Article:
WASHINGTON: US President Joe Biden is under growing pressure to rein in Israel’s military campaign against Hamas in Gaza.
The growing civilian casualties and desperate humanitarian conditions have alarmed Arab allies, but also stirred an extraordinary level of criticism from within his own administration.
“I’ve never seen anything quite like this.”
Several internal memos have been sent to Secretary of State Antony Blinken through a channel, established after the Vietnam War, which allows employees to register disapproval of policy.
An open letter is also said to be circulating at the Agency for International Development (USAID). Another has been dispatched to the White House by political appointees and staff members representing dozens of government agencies. Another to members of Congress by staffers on Capitol Hill.
Much of this dissent is private, and the signatures are often anonymous out of concerns the protest might affect jobs, so the full scale of it is not clear. But according to leaks cited by multiple reports, hundreds of people have signed on to the wave of opposition.
An administration official has told media that these concerns are very real and there are active discussions about them.
At a minimum, the letters are asking that President Biden demand an immediate ceasefire, and push Israel much harder to allow for more humanitarian aid to enter Gaza.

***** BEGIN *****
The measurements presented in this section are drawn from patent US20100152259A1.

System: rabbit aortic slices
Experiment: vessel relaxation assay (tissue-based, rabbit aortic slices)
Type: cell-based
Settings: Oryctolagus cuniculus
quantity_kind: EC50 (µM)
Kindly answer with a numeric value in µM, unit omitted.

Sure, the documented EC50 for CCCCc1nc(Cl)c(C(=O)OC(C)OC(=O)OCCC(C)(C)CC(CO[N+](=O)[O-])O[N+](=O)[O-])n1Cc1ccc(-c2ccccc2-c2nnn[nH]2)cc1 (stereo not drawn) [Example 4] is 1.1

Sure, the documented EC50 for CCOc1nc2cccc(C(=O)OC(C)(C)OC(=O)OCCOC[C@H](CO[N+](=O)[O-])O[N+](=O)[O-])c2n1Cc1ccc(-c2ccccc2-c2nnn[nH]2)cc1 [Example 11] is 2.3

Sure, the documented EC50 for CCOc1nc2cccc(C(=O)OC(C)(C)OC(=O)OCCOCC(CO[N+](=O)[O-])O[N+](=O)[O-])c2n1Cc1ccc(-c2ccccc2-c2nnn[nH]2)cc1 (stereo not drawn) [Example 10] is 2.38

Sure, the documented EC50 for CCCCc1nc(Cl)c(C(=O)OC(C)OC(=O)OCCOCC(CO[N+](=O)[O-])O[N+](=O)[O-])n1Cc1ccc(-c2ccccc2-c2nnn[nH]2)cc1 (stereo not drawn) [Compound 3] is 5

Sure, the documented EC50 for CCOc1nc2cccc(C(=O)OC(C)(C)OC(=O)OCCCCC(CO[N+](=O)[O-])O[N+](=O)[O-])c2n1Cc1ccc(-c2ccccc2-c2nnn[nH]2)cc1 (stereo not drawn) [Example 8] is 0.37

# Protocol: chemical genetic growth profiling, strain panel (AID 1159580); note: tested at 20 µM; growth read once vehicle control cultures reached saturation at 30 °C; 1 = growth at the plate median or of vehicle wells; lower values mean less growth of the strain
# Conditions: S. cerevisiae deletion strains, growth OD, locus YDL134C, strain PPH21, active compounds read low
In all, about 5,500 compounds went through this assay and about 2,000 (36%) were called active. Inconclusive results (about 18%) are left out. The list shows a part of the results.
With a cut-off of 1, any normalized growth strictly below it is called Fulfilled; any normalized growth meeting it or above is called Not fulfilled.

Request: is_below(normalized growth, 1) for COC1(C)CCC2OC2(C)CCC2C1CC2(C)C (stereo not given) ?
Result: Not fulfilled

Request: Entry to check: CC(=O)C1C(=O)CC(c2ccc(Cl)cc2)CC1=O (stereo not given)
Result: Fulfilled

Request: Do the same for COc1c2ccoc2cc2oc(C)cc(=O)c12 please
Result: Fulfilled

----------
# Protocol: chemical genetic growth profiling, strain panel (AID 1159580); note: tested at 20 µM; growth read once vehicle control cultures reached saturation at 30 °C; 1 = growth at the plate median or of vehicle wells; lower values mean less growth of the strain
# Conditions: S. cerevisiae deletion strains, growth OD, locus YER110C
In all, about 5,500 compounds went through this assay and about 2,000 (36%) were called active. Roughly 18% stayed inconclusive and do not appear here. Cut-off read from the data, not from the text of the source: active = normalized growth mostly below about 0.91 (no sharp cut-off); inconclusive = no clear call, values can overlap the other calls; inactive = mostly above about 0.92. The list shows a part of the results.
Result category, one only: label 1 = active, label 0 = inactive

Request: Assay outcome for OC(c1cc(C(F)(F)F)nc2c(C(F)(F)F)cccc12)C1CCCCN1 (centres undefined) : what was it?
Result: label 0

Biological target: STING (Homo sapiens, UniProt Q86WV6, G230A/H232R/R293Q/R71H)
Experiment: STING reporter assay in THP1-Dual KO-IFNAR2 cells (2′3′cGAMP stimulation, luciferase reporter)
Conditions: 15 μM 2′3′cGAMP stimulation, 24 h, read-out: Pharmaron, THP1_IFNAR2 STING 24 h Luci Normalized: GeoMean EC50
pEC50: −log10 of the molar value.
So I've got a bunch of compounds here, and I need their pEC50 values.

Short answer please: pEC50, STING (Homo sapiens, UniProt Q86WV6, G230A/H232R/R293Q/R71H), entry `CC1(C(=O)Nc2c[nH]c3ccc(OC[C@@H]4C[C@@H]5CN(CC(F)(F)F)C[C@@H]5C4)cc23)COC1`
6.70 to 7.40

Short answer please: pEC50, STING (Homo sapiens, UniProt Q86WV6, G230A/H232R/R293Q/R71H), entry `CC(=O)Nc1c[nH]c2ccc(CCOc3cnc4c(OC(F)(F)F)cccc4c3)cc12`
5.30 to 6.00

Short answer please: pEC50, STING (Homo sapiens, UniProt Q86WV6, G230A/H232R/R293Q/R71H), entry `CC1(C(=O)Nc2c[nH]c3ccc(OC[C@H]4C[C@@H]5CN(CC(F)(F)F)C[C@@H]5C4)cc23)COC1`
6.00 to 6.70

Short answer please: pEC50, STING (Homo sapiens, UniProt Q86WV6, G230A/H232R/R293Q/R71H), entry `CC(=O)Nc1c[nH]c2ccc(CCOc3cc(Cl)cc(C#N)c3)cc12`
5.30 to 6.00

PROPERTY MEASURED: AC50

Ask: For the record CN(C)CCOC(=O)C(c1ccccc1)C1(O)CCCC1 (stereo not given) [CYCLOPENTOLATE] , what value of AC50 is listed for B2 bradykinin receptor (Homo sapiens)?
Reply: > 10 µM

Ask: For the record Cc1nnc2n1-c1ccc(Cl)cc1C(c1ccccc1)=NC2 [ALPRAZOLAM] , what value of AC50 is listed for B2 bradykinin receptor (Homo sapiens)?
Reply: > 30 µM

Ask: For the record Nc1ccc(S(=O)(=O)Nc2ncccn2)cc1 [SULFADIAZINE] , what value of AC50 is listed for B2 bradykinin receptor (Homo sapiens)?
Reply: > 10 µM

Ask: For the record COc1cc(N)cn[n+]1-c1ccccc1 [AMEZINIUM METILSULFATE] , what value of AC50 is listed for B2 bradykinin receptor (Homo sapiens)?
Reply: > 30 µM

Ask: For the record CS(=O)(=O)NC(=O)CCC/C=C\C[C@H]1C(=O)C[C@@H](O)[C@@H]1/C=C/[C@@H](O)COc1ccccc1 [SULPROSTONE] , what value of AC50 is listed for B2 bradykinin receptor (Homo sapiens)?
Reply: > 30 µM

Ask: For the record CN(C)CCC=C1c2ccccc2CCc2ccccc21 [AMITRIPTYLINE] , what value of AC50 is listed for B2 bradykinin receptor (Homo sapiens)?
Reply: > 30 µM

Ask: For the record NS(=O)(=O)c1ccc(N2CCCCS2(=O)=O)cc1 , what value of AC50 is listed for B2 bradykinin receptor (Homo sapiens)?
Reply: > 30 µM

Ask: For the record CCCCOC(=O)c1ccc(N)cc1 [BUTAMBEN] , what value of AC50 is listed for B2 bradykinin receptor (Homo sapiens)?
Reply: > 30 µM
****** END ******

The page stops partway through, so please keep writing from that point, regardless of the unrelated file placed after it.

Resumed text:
In some cases, the language is stronger, echoing the rhetoric of young political activists and apparently reflecting to some degree a generational divide that is more critical of Israel and sympathetic to Palestinians.
The letters condemn the atrocities carried out by Hamas during its surprise 7 October attack that killed around 1,200 people, mostly Israeli civilians.
More than 12,000 have been killed in Gaza by Israel since that attack, according to the latest figure from the territory’s Hamas-run health ministry. Israel has said it is trying to minimize civilian casualties in the war in Gaza but has not been successful, blaming this on Hamas.
The situation in Gaza is a “font of the dismay” in the administration, according to Gina Abercrombie-Winstanley, a former US diplomat who is now president of the Middle East Policy Council.
The administration’s support for the Israeli military operation appears for many “far too much of a one-sided position for the US government”, she said.
Abercrombie-Winstanley signed dissent cables during her career and has been consulted by current employees about whether they should do so now. These memos feel like they have a “broader reach” than others, she said, drawing in people who are not necessarily working on the specific issue at hand.
Abercrombie-Winstanley believes the chorus of dismay has contributed to significant shifts in US language as well as the emphasis of its messaging, since the days immediately after the Hamas attack when President Biden pledged unwavering support for Israel in an emotional address. (Int’l News Desk)